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Today, I’m speaking with David Kot, the founder of the nonprofit organization known as Face Value Comics. Find out more about their organization, how their comic book will be increasing awareness of autism, how they are using Facial Action Coding System (FACS) in their comic book and more.
Me: What is your role in Face Value Comics?
David Kot: Publically, I founded Face Value Comics, Inc. as a nonprofit organization in October 2011. I help write script, and consult about autism spectrum disorders, too. Lastly, I help plan our primary social media strategies on Facebook and Twitter, and interviews.
Me: What is the message you’re trying to send with your comics?
Kot: Face Value Comics tells ONE story of a young man’s adventures with autism. We include fantasy elements, like steampunk airship battles and aliens, to craft an engaging plot. Everyone needs a role model, and Face Value Comics remains the world’s first comic book to feature a hero with autism.
Me: Who is the creative team behind Face Value Comics and what is their experience with comic books and Autism like?
Kot: As a conscious business decision, we respectfully decline to answer. We hope fans will like our comic book based on its own merits, not our collective body of work. Many members of Face Value Comics have close family or friends with an autism spectrum disorder.
Me: What is Facial Action Coding System (FACS) and how are you using it in the comic?
Kot: Dr. Paul Ekman developed FACS as his theory describing emotional expressions. In Face Value Comics, readers can see consistent facial expressions with matching speech/thought bubbles. This strategy helps readers link emotional expressions with specific language skills.
Me: Why did you choose to use it?
Kot: Academic research, as well as professional and personal experiences, suggests how FACS builds empathy. Face Value Comics tells an exciting story, but also aims to improve social communication by example. Our heroes have no traditional “superpowers,” but understanding how other people feel becomes their best weapon in a fight against social misunderstanding and prejudice.
Me: What is the title of your upcoming comic book and what is the premise?
Michael and Tess at the Park
Kot: Face Value Comics, Inc. debuts its self-funded, self-titled issue #1 later this year. Our working subtitle is: “The Sky is the Limit.” Readers will discover how middle-school aged children handle a galactic alien invasion, as well as typical stresses like bullying and pre-teen romantic interest.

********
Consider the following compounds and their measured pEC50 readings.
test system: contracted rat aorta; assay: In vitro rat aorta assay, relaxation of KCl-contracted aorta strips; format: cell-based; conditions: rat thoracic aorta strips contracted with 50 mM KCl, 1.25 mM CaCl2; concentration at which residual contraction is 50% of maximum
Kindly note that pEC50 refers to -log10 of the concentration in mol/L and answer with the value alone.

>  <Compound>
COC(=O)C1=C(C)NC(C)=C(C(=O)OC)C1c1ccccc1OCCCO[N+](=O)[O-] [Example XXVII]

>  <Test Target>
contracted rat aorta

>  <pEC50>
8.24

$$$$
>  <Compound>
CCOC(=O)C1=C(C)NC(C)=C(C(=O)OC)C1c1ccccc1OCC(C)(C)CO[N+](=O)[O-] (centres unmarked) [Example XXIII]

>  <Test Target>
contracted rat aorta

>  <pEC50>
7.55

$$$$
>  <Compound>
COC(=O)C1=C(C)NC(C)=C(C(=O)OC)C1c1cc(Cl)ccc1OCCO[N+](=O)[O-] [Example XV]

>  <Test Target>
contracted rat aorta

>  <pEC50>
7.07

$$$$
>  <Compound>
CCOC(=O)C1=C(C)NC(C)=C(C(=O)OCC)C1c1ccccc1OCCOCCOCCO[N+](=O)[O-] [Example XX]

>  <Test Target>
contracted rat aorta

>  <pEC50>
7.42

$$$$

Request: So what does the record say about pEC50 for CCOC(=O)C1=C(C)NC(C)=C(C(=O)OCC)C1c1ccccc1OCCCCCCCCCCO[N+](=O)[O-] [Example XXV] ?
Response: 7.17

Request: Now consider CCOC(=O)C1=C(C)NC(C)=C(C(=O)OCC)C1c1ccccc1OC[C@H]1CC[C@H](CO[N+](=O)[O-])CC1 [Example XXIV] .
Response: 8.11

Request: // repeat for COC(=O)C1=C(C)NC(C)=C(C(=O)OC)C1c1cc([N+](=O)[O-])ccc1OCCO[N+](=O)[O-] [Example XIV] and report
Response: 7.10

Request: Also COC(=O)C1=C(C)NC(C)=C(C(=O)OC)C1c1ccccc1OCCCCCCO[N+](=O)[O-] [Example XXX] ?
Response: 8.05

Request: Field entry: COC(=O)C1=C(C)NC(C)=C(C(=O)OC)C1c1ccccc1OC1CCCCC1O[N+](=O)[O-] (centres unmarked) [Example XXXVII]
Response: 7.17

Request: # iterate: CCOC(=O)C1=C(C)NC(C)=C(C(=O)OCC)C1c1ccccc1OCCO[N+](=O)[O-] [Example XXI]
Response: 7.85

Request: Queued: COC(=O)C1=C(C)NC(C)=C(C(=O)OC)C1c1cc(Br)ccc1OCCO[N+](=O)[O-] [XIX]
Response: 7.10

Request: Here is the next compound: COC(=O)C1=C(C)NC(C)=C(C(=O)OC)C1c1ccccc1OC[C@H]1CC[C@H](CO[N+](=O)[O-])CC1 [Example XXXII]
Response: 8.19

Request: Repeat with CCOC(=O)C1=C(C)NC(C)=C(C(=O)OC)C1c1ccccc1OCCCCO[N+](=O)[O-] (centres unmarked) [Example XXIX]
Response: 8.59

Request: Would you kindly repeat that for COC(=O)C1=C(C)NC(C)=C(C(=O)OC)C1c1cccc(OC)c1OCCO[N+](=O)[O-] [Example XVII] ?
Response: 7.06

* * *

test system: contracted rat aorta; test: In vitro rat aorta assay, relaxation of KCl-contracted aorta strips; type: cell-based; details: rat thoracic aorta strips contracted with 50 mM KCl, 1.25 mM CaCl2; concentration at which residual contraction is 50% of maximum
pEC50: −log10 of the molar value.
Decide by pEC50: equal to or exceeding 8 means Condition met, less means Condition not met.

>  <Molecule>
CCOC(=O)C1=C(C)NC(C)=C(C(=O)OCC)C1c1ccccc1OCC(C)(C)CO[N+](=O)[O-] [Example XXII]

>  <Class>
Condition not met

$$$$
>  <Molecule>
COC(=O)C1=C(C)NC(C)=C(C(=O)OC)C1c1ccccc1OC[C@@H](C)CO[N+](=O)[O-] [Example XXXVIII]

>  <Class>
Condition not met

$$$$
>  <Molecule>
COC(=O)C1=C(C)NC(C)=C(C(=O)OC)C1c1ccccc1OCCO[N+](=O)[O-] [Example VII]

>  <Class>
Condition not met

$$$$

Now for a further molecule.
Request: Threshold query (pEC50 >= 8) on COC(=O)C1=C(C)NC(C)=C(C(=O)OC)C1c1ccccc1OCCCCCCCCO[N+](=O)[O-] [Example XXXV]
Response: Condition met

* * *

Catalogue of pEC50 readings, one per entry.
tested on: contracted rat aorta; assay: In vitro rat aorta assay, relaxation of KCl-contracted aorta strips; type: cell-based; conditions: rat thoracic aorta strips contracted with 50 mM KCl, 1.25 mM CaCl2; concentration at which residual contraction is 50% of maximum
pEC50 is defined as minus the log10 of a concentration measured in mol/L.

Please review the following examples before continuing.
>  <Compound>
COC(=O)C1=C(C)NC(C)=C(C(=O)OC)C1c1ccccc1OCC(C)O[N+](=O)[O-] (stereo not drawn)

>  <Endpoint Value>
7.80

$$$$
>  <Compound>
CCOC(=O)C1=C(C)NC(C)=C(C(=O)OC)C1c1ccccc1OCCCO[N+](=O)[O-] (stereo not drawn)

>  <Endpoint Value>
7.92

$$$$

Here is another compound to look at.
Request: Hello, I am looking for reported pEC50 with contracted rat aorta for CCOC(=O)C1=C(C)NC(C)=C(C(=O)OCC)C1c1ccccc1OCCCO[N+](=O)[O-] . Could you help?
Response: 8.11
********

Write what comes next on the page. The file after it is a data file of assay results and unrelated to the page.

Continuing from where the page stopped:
Me: Why did you decide to make this Steampunk?
Kot: Like our target audience, a steampunk comic book lacks accessible and prominent title lines. Futuristic steampunk also allows us to make important environmental commentaries about energy conservation and (ab)use of natural resources. A steampunk world presents a different-looking world without being too alien or complex.
Me: Can you describe some of the supporting characters, like Dr. Darling Moebius, Francis Shaheen and Claudia Faust, to name a few?
Kot: “LIKE” Face Value Comics on Facebook! Every Tuesday, or “Who’s-Day,” we provide unique art and short character biographies leading up to Issue #1’s release. Currently, we have over 550 fans on Facebook over the last ten weeks. Our FB “Likes” are all organic. Another business decision was to avoid paid promotions for “Likes” or Twitter “Followers.”
We draw names from classic literature and personal experiences. For example, Francis Shaheen shares the last name of a character with whom we have already planned a collaborative effort. In the future, Face Value Comics and another comic book writer will feature the experiences of a young, completely non-verbal girl with autism.
Me: Why did you decide to make Michael, your protagonist, have autism, versus something else like being blindness, having social anxiety disorder, etc.?
Kot: Growing statistics suggest most everyone knows someone who has an autism spectrum disorder. Until Face Value Comics, this special population lacked a voice in comic books; we offer ONE voice amidst a crowd who advocates more admiration and understanding for people living with autism. Having an independent comic book promotes fan appreciation without supposition of larger businesses’ gimmicks.
Cassiopeia and Chipper
Additionally, many of our characters also struggle with personal problems. We use ideas like social anxiety disorder (Frank the Tank) and depression (Cassiopeia) to help guide characters’ backstories and subsequent behaviors. Diagnoses cannot completely define any person, but remain a piece of their life that we respectfully portray.
Me: When, where and for how much can people get their hands on Face Value Comics?
Kot: We optimistically await word from our distributer/printer. Our goal is to have Issue #1 – a 22 page color comic book – available in November 2013. Although we offer educational and therapeutic material in addition to a fun storyline, we aim to keep costs close to $5 per issue. Please follow us on Facebook (Face Value Comics) for more details about upcoming availability, including digital downloads and worldwide distribution!